Markets fall sharply on more inflation worries
NEW YORK — Stocks finished a bruising week with a loss Friday after a jump in consumer inflation raised concerns about how much more the Federal Reserve can cut interest rates.
The Labor Department said the Consumer Price Index rose more than expected in November, with large increases in the cost of energy, clothing, airline tickets and prescription drugs. The news followed a similar report Thursday on wholesale prices and raised questions about the Fed's options for priming the economy.
The Dow Jones industrial average fell 178.11, or 1.32 percent, to 13,339.85. The S&P 500 lost 20.46, or 1.37 percent, to 1,467.95. The Nasdaq composite index fell 32.75, or 1.23 percent, to 2,635.74.
Slower automotive sales force parts plant closing
WINNSBORO — An automotive supplier says slow car sales will force it to close a plant here in February, putting 220 people out of work.
The work will be moved to Plastech Engineered Products Inc.'s other plants, said Matthew DeMars, president of the company's interior parts division.
Dearborn, Mich.-based Plastech makes plastic parts for companies such as General Motors, Chrysler and automotive supplier Johnson Controls, and has annual sales of more than $1 billion. The closing will hurt the local economy, said Tiffany Harrison, Fairfield County's economic development director.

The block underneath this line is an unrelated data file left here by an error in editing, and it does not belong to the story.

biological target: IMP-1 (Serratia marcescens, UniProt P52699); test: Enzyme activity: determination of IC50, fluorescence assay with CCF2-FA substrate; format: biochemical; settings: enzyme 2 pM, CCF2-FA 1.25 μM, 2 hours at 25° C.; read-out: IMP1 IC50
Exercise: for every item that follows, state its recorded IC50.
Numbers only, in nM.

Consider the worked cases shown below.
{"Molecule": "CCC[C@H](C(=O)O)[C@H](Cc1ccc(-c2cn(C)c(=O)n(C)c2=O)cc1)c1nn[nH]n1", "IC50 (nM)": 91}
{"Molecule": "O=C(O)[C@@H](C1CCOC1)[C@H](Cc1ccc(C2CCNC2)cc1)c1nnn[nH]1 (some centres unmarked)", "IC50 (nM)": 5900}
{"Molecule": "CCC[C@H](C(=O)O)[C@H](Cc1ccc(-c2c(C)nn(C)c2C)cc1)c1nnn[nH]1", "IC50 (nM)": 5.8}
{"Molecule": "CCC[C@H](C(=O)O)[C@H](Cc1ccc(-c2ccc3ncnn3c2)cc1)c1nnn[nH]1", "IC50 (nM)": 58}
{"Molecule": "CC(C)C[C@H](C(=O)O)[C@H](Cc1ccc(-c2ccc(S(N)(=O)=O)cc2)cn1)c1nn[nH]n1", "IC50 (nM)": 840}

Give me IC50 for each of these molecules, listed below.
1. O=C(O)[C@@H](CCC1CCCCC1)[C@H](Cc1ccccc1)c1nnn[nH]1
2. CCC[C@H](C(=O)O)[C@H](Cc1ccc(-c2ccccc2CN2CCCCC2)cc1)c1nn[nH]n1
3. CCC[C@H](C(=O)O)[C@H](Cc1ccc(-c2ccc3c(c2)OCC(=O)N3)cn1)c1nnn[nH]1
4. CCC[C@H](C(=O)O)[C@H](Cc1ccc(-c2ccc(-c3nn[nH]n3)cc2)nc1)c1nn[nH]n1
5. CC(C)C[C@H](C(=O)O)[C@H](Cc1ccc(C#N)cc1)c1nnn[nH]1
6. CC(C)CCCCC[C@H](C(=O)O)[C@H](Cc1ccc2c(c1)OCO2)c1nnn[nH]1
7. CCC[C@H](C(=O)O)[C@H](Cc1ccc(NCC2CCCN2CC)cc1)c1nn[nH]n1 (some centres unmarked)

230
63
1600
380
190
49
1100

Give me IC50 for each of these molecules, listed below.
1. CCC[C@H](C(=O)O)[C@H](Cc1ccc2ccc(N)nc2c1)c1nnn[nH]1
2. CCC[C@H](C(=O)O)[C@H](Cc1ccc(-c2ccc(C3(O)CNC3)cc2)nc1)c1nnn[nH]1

Nintendo, retailers work to get Wii onto shelves
NEW YORK — To deal with frustration among holiday shoppers hunting for its Wii game console, Nintendo Co. and retailer GameStop Corp. are launching a rain-check program.
The rain checks will be available at the regular Wii system price, $249.99, on Dec. 20 and 21, and will entitle buyers to get the Nintendo console before Jan. 29.
The company said it is working with other retailers, such as Wal-Mart Stores Inc. and Best Buy Co., to push inventory to shelves as quickly as possible before Christmas.
Exec says housing slump will last at least to 2009
WASHINGTON — Fannie Mae's chief executive officer told shareholders Friday he does not expect a housing market recovery until late 2009 "at the earliest" but said the mortgage-finance company is strong enough to ride out the downturn.
"This is the worst housing and mortgage market in recent memory, and we are still working our way to the bottom, in our view," CEO Daniel Mudd said.
Fannie Mae "will weather the turbulence of today's mortgage market and prosper when better conditions return," he said.